New York

Laurie Anderson

Beacon Theater

The latest of Laurie Anderson’s talking electronic-blues performances showed subtle changes in her trademark formula of musical monologues accompanied by elaborate mixed media visual imagery and quirky props. She has continued to refine a small vocabulary of rich ideas that seems to be capable of infinite development. On the surface, these shifts of emphasis don’t appear to be major new statements. In this concert, however, the sum total of Anderson’s alterations—those that have slowly accumulated over her more-than-a-decade-long performing career as well as those apparent since her last New York performance, in 1984—added up to a fresh impression of the work of this accomplished, still evolving artist.

At the Beacon, Anderson occupied center stage and was, as usual, the center of attention, speak/singing her often funny, always pointed aperçus set to simple electronic musical riffs. The lyrics were about the further adventures of her staple wide-eyed “I,” the Anderson who sees funny things, has peculiar thoughts, dreams a lot (the word “dream'' occurs in most of her song sketches), and who comments in a faux naïf manner on the comic absurdity of it all. In this concert, ”Laurie Anderson,“ a persona offered as a neo-William Burroughsian sage, was livelier, more playful, and even more cartoonish than before. This metamorphosis was reflected most obviously in Anderson’s garb. Following her early-’70s white minimalist/hippie gown and her late-’70s punkish sci-fi, suits, the mid-’80s ”Anderson“ went for all-out glitz in a gold lamé suit, bright green shirt, silver tie, and red shoes. This glittering concert character, like all pop personas, has changed clothing to update her assumed role, that of symbolic stand-in for the collective unconsciousness of the moment, a sensibility that, these days, comes in colors, especially hyperactive ”Miami Vice" hues.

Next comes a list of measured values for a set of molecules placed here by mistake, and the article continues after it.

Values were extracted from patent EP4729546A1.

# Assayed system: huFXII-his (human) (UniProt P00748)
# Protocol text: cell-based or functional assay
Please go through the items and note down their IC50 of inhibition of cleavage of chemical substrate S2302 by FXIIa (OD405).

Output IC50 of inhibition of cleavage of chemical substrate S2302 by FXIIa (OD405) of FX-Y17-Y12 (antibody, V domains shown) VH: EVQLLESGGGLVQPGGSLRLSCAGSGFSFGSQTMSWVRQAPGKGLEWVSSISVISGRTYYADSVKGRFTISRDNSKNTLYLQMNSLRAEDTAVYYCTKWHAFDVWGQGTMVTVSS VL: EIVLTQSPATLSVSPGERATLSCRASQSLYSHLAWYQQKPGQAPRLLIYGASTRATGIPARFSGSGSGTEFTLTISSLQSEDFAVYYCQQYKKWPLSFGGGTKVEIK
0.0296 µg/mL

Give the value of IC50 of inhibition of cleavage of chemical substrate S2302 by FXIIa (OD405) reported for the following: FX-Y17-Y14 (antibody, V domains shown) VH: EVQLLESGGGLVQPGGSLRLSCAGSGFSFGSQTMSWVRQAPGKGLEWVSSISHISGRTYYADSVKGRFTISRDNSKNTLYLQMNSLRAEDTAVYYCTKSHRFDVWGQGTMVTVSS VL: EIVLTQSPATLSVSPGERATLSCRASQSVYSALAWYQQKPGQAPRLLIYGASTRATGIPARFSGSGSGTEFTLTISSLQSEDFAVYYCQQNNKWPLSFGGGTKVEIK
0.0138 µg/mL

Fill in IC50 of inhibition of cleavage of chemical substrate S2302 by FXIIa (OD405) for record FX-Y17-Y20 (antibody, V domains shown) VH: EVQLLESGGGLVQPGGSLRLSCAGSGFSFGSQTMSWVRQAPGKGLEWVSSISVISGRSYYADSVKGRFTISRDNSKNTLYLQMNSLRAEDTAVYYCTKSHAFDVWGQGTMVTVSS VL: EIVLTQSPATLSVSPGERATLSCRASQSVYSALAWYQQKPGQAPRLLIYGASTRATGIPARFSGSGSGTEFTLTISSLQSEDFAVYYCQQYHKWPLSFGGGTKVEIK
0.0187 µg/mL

Other sensual elements of her performance sketches were pumped up, filled out, and colored in as well, to sync with the speedy rhythms of an audience whose contextual references for Anderson are now more likely to be MTV and stand-up comedy than Conceptual art and Minimalism. The musical sound was clearly enriched, with more varied textures, complex arrangements, and punched-up dynamics, so much so that her older songs have been drastically reworked in her “new and improved” idiom.

A lengthy scene from Anderson’s concert film, Home of the Brave, 1985, was projected during the live show, revealing the visual equivalent of these more finely honed layering techniques. The sequence showed a television framed within a larger television screen, with musicians playing both within the projection and in front of it on the Beacon’s stage. Meanwhile, downstage (the scene was shot in a theater), Anderson waltzed through this visual conundrum with William Burroughs, stating in almost comically clichéd terms her essential figurative attitude: a dance through the cacophonous clutter of media overload with a visionary guru. In this film vignette, as throughout the entire concert, Anderson’s sensibility-saturated performance effectively generated an aura of surrealistic dreaminess and wry humor with less portentousness and more point than before. And, while Anderson’s performance problems have remained the same (the stop-and-start rhythm of a two-hour concert made up of many small sketches eventually drags down the overall arc of performance energy), this concert showed a new, impressive skill at quick pacing and smooth transitions, so that the attention only finally gave out during the last couple of numbers.

A larger problem, and a wonderfully knotty one, revolves around Anderson’s message. Broken down into many fragmentary units, her aphoristic insights sometimes seem precious, a bit wee. Yet her “larger” statements, like the vast themes put forth by her seven-hour epic United States, 1983, have always been less incisive than the individual sketches. For all her vaunted conceptualism, Anderson is a lyric poet, not a systematic analyst. In this performance, the inherent tension between intuitive glimpses and theoretical conclusions was weighted in favor of theater. The variety, clarity, and sheer drama of her audio-visual numbers made questions of any deeper meanings irrelevant.

John Howell